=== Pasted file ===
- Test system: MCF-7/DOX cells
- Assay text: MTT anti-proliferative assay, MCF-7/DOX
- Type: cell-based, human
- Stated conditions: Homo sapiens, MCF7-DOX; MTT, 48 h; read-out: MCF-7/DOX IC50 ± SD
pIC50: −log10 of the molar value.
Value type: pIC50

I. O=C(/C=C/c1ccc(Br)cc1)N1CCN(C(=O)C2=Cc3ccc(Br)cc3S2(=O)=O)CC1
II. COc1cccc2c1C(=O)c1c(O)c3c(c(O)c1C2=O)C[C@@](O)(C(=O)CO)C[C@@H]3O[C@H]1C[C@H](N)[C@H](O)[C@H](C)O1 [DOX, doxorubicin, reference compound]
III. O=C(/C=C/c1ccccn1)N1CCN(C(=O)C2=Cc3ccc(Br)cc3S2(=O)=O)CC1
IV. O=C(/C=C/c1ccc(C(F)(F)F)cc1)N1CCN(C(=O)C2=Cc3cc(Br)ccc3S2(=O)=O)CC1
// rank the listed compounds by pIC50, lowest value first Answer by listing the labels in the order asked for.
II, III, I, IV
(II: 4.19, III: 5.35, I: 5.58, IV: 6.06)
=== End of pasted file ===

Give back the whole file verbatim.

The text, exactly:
- Test system: MCF-7/DOX cells
- Assay text: MTT anti-proliferative assay, MCF-7/DOX
- Type: cell-based, human
- Stated conditions: Homo sapiens, MCF7-DOX; MTT, 48 h; read-out: MCF-7/DOX IC50 ± SD
pIC50: −log10 of the molar value.
Value type: pIC50

I. O=C(/C=C/c1ccc(Br)cc1)N1CCN(C(=O)C2=Cc3ccc(Br)cc3S2(=O)=O)CC1
II. COc1cccc2c1C(=O)c1c(O)c3c(c(O)c1C2=O)C[C@@](O)(C(=O)CO)C[C@@H]3O[C@H]1C[C@H](N)[C@H](O)[C@H](C)O1 [DOX, doxorubicin, reference compound]
III. O=C(/C=C/c1ccccn1)N1CCN(C(=O)C2=Cc3ccc(Br)cc3S2(=O)=O)CC1
IV. O=C(/C=C/c1ccc(C(F)(F)F)cc1)N1CCN(C(=O)C2=Cc3cc(Br)ccc3S2(=O)=O)CC1
// rank the listed compounds by pIC50, lowest value first Answer by listing the labels in the order asked for.
II, III, I, IV
(II: 4.19, III: 5.35, I: 5.58, IV: 6.06)